Sunday, June 11, 2017

Homily – Most Holy Trinity – A Most Memorable Baptism

Exodus 34:4b-6, 8-9
2nd Corinthians 13: 11-13
John 3:16-18

One of the biggest blessings for our Christian community is getting to witness baptisms and witness the Holy Trinity in action. 
Baptisms are usually joyous occasions.  Whether during Mass or in a private ceremony, baptizing a child “in the name of the Father, and of the Son, and of the Holy Spirit,” is a rewarding gift for the child, parents, Godparents, family, friends, parishioners, even the minister of the Sacrament.
This special day is filled with so much joy and hope, and endless possibility as a child’s soul is bonded to Christ for eternity.   
Although, there are times when the recipient of the sacrament is less than enthusiastic about the experience.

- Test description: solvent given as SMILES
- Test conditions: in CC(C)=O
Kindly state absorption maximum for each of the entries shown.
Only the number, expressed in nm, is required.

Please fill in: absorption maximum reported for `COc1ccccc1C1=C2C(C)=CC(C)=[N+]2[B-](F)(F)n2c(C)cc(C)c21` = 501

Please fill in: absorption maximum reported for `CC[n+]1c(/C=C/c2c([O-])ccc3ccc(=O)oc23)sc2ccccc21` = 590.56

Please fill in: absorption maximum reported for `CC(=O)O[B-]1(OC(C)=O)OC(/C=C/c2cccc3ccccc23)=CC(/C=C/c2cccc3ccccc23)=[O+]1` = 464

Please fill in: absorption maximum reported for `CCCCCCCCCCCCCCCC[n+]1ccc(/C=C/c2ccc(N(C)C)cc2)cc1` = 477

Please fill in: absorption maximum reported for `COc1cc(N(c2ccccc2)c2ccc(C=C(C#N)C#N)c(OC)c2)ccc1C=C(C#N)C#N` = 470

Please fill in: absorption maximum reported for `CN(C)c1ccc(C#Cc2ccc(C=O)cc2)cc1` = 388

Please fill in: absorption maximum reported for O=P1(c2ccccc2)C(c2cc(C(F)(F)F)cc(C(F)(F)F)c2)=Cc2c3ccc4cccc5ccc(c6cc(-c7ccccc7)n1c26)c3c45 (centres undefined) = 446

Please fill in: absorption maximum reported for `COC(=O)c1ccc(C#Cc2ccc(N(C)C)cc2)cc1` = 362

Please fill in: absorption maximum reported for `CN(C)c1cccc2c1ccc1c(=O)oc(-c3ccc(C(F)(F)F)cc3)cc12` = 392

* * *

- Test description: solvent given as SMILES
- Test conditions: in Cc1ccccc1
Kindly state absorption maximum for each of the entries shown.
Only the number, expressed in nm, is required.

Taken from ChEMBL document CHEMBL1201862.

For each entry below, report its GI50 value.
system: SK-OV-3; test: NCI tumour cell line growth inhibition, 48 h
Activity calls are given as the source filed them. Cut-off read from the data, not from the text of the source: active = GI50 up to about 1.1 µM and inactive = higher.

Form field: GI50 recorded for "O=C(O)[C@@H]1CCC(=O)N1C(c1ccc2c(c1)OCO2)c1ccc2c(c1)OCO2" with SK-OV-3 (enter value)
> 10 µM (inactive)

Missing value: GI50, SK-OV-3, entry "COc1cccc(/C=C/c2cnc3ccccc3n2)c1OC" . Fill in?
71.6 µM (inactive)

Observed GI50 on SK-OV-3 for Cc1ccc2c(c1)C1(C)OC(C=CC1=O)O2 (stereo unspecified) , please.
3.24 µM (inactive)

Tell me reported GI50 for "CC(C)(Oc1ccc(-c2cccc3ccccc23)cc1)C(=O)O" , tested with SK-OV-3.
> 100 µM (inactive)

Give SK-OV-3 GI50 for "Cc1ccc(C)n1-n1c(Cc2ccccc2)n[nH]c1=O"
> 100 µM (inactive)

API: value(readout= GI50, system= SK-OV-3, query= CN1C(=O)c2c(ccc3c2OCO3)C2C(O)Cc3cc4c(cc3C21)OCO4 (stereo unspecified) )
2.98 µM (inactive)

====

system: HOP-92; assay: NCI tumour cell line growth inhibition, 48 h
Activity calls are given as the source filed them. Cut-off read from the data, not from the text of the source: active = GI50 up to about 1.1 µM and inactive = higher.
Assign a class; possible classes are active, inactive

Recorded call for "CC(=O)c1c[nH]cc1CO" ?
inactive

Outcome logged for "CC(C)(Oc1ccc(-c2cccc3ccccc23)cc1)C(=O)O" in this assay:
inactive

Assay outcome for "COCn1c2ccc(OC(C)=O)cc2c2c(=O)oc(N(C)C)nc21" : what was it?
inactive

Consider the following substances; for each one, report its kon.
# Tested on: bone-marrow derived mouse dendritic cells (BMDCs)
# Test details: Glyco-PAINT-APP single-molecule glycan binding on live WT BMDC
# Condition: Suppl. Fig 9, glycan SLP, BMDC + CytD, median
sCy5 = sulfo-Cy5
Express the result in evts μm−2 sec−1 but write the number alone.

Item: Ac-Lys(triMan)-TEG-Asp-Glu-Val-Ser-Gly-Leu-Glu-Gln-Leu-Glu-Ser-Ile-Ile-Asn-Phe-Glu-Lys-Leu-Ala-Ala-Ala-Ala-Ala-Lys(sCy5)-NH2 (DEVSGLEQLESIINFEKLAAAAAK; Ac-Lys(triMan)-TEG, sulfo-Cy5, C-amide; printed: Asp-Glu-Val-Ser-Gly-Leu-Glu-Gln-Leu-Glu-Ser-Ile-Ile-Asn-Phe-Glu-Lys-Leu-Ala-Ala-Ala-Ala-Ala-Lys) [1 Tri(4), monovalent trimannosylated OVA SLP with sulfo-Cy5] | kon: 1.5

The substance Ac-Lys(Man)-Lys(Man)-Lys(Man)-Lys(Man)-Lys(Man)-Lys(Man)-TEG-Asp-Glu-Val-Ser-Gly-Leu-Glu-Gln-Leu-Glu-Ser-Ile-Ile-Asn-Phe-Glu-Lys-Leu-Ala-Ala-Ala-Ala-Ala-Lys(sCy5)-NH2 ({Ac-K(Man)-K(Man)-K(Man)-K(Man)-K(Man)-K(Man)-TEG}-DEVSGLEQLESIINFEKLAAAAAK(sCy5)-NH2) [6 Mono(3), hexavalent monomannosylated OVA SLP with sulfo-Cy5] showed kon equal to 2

I remember baptizing a rather rambunctious two year old once.  Thankfully, at his parent’s request, the baptism was done at a private ceremony (that should have been a hint about what was to come).
The young boy was more interested in running around the Church than participating in the sacred moment.
When time came for his dad to hold him over the baptismal font, he was having none of it. He screamed bloody murder and tried to wiggle from his father’s firm grasp. 

With an abundance of parental patience, the Sacrament was administered. 
When it came time to apply the Sacred Chrism, this deacon did his very best to get the oil on the top of the boy’s head, more a rapidly moving target.
And all the while, the young man had yours truly locked in a death stare.  If looks could kill, I’d be a dead man.
After the baptism, he returned to his whirling dervish ways. 
As the family was leaving and embarrassedly thanked me for the baptism, the young tot promptly ran up and kicked me in the shin. 
Let’s just say it was a memorable experience, one that taxed all in the Church. But even this baptism was joyous occasion. 
Although I must confess, the whole time I was praying, “Come Holy Spirit.”  
And “Jesus, forgive him for he knows not what he’s doing.”